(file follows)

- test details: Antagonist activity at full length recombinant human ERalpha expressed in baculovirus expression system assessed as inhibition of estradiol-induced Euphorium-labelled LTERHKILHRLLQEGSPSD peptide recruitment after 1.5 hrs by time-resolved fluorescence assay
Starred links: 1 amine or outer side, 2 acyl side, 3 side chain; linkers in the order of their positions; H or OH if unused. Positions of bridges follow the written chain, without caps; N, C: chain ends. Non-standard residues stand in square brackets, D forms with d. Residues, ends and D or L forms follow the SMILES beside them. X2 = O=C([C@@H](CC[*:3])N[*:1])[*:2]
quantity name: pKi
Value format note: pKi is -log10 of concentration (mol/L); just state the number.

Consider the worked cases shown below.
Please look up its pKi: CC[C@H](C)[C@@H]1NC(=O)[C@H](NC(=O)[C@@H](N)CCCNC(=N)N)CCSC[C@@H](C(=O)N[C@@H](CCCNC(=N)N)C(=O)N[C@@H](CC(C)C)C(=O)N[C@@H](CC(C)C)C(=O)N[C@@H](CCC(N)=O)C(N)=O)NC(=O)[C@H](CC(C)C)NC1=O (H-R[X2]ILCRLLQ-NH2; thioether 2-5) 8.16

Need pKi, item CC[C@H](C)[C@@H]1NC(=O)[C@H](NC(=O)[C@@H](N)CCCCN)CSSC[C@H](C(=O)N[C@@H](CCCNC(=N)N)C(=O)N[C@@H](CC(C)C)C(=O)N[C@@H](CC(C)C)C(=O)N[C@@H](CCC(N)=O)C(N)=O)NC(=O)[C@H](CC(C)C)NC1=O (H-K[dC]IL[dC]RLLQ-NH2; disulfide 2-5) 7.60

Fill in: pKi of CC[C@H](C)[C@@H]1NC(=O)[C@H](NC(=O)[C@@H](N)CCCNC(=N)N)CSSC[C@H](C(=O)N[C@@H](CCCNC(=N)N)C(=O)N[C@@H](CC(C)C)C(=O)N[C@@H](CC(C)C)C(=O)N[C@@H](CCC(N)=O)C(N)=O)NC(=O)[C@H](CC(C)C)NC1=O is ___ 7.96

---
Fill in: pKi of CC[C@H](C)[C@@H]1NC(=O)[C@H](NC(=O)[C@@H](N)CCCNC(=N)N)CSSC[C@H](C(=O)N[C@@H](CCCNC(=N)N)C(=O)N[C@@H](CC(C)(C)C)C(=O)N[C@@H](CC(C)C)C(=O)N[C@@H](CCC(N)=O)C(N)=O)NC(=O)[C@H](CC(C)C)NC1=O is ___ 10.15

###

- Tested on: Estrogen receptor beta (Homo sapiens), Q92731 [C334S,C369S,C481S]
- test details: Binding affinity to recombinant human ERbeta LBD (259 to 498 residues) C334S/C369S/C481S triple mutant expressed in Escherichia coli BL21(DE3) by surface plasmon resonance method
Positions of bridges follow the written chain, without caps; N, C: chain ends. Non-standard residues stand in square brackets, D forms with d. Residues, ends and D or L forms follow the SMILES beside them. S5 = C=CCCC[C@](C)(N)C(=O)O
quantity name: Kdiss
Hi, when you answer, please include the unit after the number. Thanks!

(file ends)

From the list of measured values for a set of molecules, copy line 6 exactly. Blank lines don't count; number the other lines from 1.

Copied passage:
Please look up its pKi: CC[C@H](C)[C@@H]1NC(=O)[C@H](NC(=O)[C@@H](N)CCCNC(=N)N)CCSC[C@@H](C(=O)N[C@@H](CCCNC(=N)N)C(=O)N[C@@H](CC(C)C)C(=O)N[C@@H](CC(C)C)C(=O)N[C@@H](CCC(N)=O)C(N)=O)NC(=O)[C@H](CC(C)C)NC1=O (H-R[X2]ILCRLLQ-NH2; thioether 2-5) 8.16